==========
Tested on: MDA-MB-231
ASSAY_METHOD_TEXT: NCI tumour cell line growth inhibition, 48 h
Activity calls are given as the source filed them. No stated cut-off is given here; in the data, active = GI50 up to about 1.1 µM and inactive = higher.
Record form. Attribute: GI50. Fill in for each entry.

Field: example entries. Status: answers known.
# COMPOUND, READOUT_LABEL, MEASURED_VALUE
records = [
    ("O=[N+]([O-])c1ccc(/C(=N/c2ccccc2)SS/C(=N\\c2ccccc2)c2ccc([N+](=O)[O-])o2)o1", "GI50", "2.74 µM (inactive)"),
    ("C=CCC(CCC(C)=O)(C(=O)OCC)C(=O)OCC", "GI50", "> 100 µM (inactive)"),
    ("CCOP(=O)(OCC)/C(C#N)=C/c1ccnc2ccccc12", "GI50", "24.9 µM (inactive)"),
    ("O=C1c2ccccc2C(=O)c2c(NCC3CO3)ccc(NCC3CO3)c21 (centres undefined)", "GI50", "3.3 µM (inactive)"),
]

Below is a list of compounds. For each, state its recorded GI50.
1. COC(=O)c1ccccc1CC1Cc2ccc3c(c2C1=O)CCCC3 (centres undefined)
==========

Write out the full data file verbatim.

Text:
Tested on: MDA-MB-231
ASSAY_METHOD_TEXT: NCI tumour cell line growth inhibition, 48 h
Activity calls are given as the source filed them. No stated cut-off is given here; in the data, active = GI50 up to about 1.1 µM and inactive = higher.
Record form. Attribute: GI50. Fill in for each entry.

Field: example entries. Status: answers known.
# COMPOUND, READOUT_LABEL, MEASURED_VALUE
records = [
    ("O=[N+]([O-])c1ccc(/C(=N/c2ccccc2)SS/C(=N\\c2ccccc2)c2ccc([N+](=O)[O-])o2)o1", "GI50", "2.74 µM (inactive)"),
    ("C=CCC(CCC(C)=O)(C(=O)OCC)C(=O)OCC", "GI50", "> 100 µM (inactive)"),
    ("CCOP(=O)(OCC)/C(C#N)=C/c1ccnc2ccccc12", "GI50", "24.9 µM (inactive)"),
    ("O=C1c2ccccc2C(=O)c2c(NCC3CO3)ccc(NCC3CO3)c21 (centres undefined)", "GI50", "3.3 µM (inactive)"),
]

Below is a list of compounds. For each, state its recorded GI50.
1. COC(=O)c1ccccc1CC1Cc2ccc3c(c2C1=O)CCCC3 (centres undefined)